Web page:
South Korean Labor Minister Lee Sang Soo said on Tuesday a partial strike by Hyundai Motor unionized workers over a bonus dispute was clearly illegal and warned the government would sternly deal with it.
Union members halted work for four hours during the day shift and four hours during the night shift on Monday, and will suspend production for a longer period on Wednesday. Representatives of Hyundai's union authorized the labor action last week without a vote by union members, which is required for a strike.
Police in Ulsan, where Hyundai has a car plant, are seeking an arrest warrant for Park Yoo Ki, the union's leader, and another union official on charges of interrupting business operations, a police official, who asked not to be identified, said by telephone.
The labor minister, speaking during a program on state-run KBS radio earlier in the day, urged the country's largest single union to immediately end the action, which Hyundai estimated has cost 17,977 vehicles in lost production. "It is clearly illegal not simply because it ignored legally approved procedures, but as the union has launched the action over an issue that is not a legitimate target," Lee said.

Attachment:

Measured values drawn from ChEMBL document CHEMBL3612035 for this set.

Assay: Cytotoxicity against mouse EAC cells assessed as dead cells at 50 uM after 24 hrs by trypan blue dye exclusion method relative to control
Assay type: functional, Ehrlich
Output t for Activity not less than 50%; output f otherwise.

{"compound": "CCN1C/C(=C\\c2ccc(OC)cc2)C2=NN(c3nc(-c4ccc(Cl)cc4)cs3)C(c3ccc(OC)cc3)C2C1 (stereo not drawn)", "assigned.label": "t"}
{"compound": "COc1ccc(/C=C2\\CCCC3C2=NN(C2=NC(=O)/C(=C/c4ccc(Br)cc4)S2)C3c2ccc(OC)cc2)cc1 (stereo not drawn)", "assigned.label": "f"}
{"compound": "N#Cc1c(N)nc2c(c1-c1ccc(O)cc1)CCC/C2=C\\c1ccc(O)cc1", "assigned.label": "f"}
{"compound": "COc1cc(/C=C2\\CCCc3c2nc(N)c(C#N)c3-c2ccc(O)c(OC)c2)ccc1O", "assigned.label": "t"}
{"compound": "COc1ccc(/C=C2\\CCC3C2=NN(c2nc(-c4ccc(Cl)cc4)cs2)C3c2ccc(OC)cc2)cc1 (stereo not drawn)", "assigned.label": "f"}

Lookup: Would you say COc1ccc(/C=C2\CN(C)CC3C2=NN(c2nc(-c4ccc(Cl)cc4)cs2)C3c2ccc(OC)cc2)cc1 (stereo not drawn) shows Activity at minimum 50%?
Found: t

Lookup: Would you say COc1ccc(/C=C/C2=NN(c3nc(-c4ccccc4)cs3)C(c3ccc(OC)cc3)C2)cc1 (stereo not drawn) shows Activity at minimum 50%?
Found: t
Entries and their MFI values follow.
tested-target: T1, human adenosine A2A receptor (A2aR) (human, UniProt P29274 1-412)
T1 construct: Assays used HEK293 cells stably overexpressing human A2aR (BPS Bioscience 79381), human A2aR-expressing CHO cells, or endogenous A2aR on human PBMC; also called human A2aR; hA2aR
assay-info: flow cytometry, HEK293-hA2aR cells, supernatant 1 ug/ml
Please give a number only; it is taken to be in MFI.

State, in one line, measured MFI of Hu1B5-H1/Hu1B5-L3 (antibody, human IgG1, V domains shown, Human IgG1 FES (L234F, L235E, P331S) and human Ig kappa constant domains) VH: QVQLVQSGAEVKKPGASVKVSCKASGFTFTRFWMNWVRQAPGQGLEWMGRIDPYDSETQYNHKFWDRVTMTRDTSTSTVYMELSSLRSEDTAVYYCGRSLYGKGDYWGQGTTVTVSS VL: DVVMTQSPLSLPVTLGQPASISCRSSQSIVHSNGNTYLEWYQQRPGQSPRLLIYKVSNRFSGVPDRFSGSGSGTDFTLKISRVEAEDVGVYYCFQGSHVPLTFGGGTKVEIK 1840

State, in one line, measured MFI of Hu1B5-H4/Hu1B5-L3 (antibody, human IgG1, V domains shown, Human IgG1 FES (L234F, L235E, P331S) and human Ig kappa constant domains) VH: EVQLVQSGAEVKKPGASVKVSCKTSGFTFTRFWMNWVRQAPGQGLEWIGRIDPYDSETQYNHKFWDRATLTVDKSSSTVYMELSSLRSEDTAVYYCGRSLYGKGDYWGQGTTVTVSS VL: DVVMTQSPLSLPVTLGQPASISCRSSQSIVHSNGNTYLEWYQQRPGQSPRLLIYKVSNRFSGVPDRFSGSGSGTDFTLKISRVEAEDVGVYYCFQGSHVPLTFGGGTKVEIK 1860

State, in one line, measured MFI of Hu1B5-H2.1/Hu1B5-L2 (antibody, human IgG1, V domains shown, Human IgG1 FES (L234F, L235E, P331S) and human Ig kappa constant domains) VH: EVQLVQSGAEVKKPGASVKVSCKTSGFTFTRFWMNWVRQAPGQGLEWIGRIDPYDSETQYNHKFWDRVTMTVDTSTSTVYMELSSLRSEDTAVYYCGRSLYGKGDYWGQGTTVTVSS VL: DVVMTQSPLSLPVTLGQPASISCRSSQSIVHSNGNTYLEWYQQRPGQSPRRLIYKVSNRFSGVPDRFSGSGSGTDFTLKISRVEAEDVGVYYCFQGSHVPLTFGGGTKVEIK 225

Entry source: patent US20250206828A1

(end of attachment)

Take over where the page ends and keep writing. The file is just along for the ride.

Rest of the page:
"The government has in the past said it would sternly deal with illegal industrial disputes according to the law, but I think the time has come for the government to show what that means," he said, without elaborating further.
Park, the union leader, said during the KBS radio program the union did not need to hold a vote to strike over a past issue, calling the bonus dispute an extension of the 2006 wage negotiations.
Hyundai's management and union held talks to end the strike on Tuesday, but bonus issue is not subject to negotiation, a Hyundai official said.
On Monday, Hyundai filed a court injunction to stop the strike.
Poor labor relations are seen as a major hurdle to Hyundai's target of becoming the world's No.5 automaker by sales volume along with its affiliate Kia Motors, from its current No.6 position.